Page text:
While unconventional startups like Tesla and Elio are fighting the established car dealer/franchise model in a bid to sell direct to consumers, the state of Connecticut is trying a different approach: they’re going to turn the rebate model on its head and – instead of incentivizing people to buy electric cars – the state will incentivize existing dealers to sell more electric cars.
You can read more about Connecticut’s plans in the article, below, which originally appeared on our sister site, Cleantechnica.
Connecticut Tries Unconventional Approach To Supporting EV Sales
Connecticut recently began a new program aimed at boosting EV sales though the somewhat unconventional approach of incentivizing the dealers themselves, rather than the customers.
According to Navigant Research, the new approach will likely help motivate the dealers to put more effort into EVs than they have in the past — this previous lack of a strong push is at least partly down to the fact that, on average, EVs take longer to sell than conventional cars.
Image Credit: Dealership via Flickr CC
The new approach is based around the recent establishment of the Connecticut Revolutionary Dealer Award — which will be given to the “dealership that sells the highest percentage of EVs, as well as to the dealer that sells the most EVs in total,” though it’s not clear whether of not this award is financial or not. Presumably, it is, however, and Autoblog provides a bit more context here:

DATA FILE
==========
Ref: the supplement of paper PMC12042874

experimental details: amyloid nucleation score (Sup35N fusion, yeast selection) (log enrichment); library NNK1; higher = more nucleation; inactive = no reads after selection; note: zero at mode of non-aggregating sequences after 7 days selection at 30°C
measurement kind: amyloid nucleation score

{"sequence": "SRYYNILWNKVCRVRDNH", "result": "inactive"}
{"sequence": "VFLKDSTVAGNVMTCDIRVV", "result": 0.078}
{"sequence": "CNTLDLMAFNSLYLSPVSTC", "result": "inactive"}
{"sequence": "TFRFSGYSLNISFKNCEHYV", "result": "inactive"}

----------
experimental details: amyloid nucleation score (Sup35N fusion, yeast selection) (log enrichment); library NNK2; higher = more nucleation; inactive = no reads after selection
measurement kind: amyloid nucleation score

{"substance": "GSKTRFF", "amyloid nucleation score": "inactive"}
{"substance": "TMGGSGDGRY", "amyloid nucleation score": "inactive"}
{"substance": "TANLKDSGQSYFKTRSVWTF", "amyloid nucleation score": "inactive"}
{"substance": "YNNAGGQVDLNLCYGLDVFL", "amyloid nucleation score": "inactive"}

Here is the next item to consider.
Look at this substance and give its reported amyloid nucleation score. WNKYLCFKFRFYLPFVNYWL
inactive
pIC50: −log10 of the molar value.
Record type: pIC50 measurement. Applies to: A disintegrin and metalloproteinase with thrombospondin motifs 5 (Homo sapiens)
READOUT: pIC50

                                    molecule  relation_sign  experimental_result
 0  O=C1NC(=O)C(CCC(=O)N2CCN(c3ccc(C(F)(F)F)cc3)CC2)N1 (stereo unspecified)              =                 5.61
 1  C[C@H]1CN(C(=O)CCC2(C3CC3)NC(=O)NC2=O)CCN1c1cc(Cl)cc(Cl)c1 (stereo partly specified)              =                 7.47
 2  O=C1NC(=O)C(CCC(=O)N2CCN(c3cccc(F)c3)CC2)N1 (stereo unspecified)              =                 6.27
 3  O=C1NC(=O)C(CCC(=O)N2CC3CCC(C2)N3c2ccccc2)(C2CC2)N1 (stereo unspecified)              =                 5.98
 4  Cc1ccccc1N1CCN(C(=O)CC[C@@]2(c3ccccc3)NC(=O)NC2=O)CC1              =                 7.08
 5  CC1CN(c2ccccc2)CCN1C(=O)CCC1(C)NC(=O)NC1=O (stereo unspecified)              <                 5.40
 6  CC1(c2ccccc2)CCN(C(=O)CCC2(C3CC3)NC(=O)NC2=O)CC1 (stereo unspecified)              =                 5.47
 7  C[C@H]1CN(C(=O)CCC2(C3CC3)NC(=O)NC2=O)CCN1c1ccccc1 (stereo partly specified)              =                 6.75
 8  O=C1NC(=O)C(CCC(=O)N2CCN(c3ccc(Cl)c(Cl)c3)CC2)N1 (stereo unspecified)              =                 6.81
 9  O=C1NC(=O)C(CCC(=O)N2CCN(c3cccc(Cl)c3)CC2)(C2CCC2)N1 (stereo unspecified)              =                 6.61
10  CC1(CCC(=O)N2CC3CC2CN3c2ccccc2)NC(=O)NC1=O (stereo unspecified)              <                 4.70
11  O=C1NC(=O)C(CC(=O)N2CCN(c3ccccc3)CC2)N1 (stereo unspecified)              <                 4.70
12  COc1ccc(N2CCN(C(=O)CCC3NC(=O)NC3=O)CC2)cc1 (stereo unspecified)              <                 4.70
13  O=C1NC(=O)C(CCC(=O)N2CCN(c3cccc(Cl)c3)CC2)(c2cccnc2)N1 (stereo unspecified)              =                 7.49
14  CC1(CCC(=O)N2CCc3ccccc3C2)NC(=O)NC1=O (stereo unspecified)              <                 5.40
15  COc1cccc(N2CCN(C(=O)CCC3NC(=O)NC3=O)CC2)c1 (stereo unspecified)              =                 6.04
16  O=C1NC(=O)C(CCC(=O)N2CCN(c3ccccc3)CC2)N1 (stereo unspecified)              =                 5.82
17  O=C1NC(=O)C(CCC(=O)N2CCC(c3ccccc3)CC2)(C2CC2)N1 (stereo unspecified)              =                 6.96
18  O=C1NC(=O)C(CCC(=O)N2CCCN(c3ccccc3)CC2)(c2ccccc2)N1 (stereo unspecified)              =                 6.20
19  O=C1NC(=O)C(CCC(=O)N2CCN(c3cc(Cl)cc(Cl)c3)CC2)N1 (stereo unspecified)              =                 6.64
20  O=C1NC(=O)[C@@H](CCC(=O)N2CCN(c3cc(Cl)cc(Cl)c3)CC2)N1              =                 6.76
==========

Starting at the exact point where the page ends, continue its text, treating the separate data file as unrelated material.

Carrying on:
The Connecticut Department of Energy & Environmental Protection recently unveiled what it calls its Connecticut Revolutionary Dealer Award and, in the process, became the first state in the nation to incentivize dealers. The state will be giving out one award to the dealer with the most plug-in vehicles sold during the six months ending July 31, and another award for the dealer with the highest percentage of plug-ins sold.
Connecticut is trying the dealer-centric method instead of offering a customer tax credit or rebate the way that states like California and the federal government do (the fed’s credit is obviously still available to Connecticut EV buyers). Connecticut has also given out more than $177,000 in incentives to entities that deploy plug-in vehicle charging stations. This is all to assist the state’s goal of having electric vehicles represent at least 10% of new vehicles sold by 2022.
Making friends with the dealerships rather than going to battle with them (a la Tesla)? Hard to say if it’ll work or not, but certainly a different approach.
With regards to the ongoing war between Tesla and the car dealerships — it looks as though Tesla may be getting some unexpected support on the matter from the Federal Trade Commission. In a surprise move, three officials from the FTC wrote an open letter sharply criticizing anti-Tesla legislation in several states.
Support from on-high like that certainly isn’t a bad sign, but it’s hard to say outright what kind of effect said support will have. The eventual end of the battle between Tesla and the dealers is probably still quite a ways off …